Setting up Soapbox Science: We can’t change policy, but we can change social norms – Dr. Seirian Sumner, Senior Lecturer in Behavioural Biology in the University of Bristol School of Biological Sciences

Wasp

Dr. Seirian Sumner is a senior lecturer in Behavioural Biology within the University of Bristol School of Biological Sciences. Prior to this she was a research fellow at the Institute of Zoology in London and in 2008 she was the recipient of the L’Oréal for Women in Science Fellowship Award. She co-founded Soapbox Science alongside her friend and colleague, Dr. Nathalie Pettorelli.

Seirian Sumner

Dr. Seirian Sumner

Dr. Seirian Sumner is co-founder of Soapbox Science, a novel public outreach platform for promoting women scientists and the science they do. A series of events transform public areas into an arena for public learning and scientific debate.

My interest in behavioural biology – an upward spiral fulfilling my thirst for understanding animal behaviour

Seirian Sumner fieldwork

Seirian’s fieldwork

It all started with a bird book, when I was about ten. From then onwards, it’s been an upwards spiral towards fulfilling my thirst for understanding animal behaviour – why and how do they do what they do?

It’s been an unusually straight road from there onwards. I studied zoology at university, with a focus on behavioural ecology, fell into a Ph.D. [Doctor of Philosophy] studying the behaviour of wasps, and thereafter a plethora of research projects on social behaviour of insects. I feel very privileged to have been able to follow my dream.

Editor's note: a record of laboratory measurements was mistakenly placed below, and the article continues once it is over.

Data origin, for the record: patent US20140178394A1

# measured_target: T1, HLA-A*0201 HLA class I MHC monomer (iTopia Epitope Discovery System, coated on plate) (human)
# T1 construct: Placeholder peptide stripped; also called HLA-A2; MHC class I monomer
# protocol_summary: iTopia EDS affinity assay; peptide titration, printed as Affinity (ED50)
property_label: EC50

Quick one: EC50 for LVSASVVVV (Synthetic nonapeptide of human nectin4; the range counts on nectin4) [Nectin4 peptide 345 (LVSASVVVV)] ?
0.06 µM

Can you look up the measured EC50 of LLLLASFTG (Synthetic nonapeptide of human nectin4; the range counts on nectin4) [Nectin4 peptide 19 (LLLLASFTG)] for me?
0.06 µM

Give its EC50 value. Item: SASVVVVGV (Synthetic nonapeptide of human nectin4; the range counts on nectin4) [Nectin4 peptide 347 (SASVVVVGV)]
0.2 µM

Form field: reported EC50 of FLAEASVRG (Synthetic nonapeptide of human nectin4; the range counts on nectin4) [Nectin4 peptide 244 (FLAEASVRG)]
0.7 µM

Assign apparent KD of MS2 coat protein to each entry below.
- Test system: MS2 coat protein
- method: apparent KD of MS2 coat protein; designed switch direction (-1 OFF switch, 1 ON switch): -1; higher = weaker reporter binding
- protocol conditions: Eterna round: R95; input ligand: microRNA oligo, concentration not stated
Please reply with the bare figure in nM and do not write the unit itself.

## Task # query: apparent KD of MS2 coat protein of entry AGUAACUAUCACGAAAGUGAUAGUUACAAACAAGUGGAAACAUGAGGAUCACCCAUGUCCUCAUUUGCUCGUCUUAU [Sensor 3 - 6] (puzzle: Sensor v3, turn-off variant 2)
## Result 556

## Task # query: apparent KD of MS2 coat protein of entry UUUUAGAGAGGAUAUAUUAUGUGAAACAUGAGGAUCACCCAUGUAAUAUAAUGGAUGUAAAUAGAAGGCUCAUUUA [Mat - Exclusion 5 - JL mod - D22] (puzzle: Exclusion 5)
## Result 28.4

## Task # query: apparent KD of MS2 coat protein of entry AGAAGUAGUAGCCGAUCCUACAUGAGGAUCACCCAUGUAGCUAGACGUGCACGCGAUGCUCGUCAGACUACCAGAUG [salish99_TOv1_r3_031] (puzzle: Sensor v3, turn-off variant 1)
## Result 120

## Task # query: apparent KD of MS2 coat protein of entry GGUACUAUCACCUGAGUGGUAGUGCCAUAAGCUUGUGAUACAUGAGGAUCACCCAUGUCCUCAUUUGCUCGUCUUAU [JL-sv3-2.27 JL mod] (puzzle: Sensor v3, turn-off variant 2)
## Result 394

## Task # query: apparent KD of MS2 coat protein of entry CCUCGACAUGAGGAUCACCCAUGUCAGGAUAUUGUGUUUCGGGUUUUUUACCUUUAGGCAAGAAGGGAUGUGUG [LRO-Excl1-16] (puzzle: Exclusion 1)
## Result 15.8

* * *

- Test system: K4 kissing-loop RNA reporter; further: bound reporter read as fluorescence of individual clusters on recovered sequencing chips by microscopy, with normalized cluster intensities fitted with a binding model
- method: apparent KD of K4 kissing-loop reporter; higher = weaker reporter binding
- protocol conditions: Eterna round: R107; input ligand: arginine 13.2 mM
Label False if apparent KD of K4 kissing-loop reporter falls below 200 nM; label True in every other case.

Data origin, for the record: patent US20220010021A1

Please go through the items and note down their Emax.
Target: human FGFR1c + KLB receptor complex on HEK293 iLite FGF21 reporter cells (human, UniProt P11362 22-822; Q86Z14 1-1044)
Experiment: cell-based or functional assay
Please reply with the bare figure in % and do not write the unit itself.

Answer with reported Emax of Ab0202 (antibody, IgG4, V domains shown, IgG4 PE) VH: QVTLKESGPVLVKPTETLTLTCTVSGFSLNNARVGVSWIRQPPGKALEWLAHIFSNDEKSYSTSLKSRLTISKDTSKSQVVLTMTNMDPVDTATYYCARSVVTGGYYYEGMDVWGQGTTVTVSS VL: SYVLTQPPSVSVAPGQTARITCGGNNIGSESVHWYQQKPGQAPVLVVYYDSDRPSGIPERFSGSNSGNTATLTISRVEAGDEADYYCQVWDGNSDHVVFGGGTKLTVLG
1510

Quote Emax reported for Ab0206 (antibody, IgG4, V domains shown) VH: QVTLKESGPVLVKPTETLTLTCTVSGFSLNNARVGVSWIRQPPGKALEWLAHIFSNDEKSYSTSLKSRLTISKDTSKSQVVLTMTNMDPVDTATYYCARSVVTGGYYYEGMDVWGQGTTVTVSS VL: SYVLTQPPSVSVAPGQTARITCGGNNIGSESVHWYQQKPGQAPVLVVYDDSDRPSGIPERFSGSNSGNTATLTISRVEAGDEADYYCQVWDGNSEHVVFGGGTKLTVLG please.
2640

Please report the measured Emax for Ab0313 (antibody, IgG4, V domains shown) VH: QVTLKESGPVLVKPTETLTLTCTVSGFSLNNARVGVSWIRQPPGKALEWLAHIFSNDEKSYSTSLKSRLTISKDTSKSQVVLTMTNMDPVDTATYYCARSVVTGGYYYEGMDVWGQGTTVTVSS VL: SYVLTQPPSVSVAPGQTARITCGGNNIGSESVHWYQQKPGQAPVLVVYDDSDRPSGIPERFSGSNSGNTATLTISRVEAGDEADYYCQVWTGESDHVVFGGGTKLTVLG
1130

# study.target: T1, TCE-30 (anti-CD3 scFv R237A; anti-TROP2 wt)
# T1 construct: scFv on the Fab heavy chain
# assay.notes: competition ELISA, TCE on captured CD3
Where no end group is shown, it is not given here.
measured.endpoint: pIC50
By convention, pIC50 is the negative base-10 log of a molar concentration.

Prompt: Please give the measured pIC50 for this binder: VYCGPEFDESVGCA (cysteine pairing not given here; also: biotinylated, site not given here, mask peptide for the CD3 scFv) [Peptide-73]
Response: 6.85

More than an Attenborough documentary

We take for granted that a solitary bee ‘knows’ just how to find one of its many burrows in which it has laid eggs, or why a bird ‘knows’ exactly how big its territory needs to be to keep rivals at bay. Yet, these facets dominate the general public’s appreciation of the natural world – you only have to watch an Attenborough documentary to know this!

The how and the why of animal behaviour

Wasp

Using mini radio tags to get a wasp’s-eye view of social behaviour